boost::function on the other hand is a functor which can store other functors of varying types very easily (which is handy when you want to store different functors to represent different calls/actions, as is usually the case).

Quote:
Can I pass parms with bind?


Yes.

Quote:
And I have synchronization under control (that part is super easy imo).


Glad to hear :-).

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ZealousEngine    100
Awesome! Thanks for all the good news. Im gonna do some research on boost bind, and maybe start converting my project today!

Up to this point, whenever I wanted to access some part of a object that existed in another thread, I had to write a CUSTOM message que (what a pain!). Now I can 'access' these same objects from ANYWHERE by passing a list of access requests to the objects 'home thread'. Once on the home thread, the access request list will be executed only when it is safe to do so.

HOORAY FOR FUNCTORS!

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ZealousEngine    100
Quick followup question - There arent any real 'negatives' to functors/boost::bind are there? I mean, I know I can expect to see a LITTLE extra overhead, but should I be concerned about anything inparticular?

I plan on using these functors mainly to indirectly modify my render engines 'scene state'. For example, in my main/logic thread, I will be doing a lot of 'commandList.push_back( &SceneMgrType::setPosition, &mySceneMgr, objectId, Position )', then passing that commandList to my render thread, where the scene state (object positions, ect...) will be modified (when its safe).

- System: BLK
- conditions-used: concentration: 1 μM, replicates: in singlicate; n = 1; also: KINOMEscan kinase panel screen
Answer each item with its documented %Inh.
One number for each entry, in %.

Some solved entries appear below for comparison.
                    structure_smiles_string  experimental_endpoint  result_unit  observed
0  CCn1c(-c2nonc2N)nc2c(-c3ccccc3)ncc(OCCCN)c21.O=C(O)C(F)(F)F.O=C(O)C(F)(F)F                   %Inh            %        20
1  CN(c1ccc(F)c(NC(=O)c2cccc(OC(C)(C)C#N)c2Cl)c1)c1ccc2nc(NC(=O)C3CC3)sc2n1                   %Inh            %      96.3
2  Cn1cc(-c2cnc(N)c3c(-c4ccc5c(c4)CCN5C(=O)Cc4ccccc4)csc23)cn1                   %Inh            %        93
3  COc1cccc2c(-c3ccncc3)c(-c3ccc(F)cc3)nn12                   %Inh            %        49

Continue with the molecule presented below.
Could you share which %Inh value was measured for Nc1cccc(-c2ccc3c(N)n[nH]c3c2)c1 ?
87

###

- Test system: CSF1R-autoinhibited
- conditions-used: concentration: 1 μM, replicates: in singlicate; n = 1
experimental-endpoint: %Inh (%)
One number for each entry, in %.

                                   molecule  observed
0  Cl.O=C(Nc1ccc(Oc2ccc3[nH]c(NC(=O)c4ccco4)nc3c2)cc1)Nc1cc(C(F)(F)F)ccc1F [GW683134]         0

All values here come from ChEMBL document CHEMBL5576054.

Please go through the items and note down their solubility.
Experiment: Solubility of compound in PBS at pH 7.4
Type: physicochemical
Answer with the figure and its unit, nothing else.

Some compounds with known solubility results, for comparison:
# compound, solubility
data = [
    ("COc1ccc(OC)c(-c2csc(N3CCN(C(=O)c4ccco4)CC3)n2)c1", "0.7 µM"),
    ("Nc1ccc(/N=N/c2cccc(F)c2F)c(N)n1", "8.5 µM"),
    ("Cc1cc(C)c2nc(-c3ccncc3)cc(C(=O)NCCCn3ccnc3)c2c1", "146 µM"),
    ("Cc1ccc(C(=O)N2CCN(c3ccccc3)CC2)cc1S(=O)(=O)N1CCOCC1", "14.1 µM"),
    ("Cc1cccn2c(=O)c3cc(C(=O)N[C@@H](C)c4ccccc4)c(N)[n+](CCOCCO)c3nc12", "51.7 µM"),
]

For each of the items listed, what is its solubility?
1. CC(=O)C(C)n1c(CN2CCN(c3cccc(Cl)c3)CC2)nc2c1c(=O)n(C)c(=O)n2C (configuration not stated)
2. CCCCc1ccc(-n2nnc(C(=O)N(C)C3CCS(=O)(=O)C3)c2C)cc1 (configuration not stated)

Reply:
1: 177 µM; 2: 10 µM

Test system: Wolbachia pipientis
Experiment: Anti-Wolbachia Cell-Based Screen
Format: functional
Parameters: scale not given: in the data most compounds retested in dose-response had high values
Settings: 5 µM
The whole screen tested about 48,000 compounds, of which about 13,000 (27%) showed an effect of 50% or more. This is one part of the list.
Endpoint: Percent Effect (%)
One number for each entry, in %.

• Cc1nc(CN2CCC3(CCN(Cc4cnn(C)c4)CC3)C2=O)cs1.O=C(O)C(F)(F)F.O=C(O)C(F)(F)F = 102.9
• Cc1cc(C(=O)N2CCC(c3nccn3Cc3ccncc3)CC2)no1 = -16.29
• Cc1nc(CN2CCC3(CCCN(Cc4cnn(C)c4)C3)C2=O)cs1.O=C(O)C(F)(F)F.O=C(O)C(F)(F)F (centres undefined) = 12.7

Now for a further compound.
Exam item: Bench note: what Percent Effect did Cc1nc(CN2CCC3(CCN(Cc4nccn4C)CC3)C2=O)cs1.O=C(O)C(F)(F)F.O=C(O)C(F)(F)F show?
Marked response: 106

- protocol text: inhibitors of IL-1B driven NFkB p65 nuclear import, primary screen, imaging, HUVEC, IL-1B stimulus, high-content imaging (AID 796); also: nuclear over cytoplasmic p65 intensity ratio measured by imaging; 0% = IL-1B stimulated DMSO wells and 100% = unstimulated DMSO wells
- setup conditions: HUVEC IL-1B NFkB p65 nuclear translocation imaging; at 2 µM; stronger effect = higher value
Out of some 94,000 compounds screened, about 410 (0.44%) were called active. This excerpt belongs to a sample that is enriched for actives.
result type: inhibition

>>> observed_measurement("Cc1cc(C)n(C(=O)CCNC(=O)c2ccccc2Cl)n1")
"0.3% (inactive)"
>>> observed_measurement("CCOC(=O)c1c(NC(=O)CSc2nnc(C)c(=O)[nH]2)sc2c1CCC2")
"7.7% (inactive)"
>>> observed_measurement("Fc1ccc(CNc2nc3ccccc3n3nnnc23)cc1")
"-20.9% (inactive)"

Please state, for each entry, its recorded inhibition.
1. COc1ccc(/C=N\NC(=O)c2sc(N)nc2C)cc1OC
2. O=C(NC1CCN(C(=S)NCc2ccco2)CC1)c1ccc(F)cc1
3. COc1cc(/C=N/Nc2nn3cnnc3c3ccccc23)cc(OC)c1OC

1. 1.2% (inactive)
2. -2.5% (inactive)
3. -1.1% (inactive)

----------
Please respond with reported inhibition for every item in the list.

That should be ok, right?

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ZMaster    240
You may experience longer compile / linker times, because boost massively relies on metaprogramming / templates, especially the boost function implementation.
Depending on how extensively you are using boost and what the size of your team / project is, this possible drawback might be of great or no importance for you.

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Julian90    736
Quote:
Quick followup question - There arent any real 'negatives' to functors/boost::bind are there? I mean, I know I can expect to see a LITTLE extra overhead, but should I be concerned about anything inparticular?

I plan on using these functors mainly to indirectly modify my render engines 'scene state'. For example, in my main/logic thread, I will be doing a lot of 'commandList.push_back( &SceneMgrType::setPosition, &mySceneMgr, objectId, Position )', then passing that commandList to my render thread, where the scene state (object positions, ect...) will be modified (when its safe).

That should be ok, right?


Theres a page in the documentation for boost.function that discuses the performance, to sum it up in the worst case you'll end up with the equivelent of a single virtual function call.

One thing to watch out for with boost.bind is passing values by reference or binding values that are expensive to copy, boost.bind takes its arguments by value so if you bind to a function that takes arguments by reference then a reference to the copy made by boost.bind will be passed rather then a reference to the origonal object, to actualy pass by reference/const reference you need to wrap the argument with boost.ref/boost.cref. Because of this passing something thats expensive to copy without wrapping it might result in performance issues due to the extra copies that are made.